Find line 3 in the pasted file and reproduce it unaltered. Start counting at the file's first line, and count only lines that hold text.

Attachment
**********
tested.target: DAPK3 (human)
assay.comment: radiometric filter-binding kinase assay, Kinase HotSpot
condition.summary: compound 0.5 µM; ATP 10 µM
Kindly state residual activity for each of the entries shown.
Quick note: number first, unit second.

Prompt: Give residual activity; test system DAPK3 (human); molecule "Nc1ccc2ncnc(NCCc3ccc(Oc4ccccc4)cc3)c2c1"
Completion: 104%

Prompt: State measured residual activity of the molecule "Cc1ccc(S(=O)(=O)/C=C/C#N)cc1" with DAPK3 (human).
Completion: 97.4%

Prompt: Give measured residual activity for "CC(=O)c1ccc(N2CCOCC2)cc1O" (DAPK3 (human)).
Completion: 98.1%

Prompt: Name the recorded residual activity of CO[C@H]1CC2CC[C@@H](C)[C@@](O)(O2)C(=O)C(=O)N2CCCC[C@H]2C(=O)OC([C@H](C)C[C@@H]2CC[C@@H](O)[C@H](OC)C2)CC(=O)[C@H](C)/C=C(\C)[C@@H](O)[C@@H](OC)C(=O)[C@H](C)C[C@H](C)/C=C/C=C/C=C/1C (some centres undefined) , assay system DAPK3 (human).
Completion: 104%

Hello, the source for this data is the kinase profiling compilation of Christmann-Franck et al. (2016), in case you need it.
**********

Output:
condition.summary: compound 0.5 µM; ATP 10 µM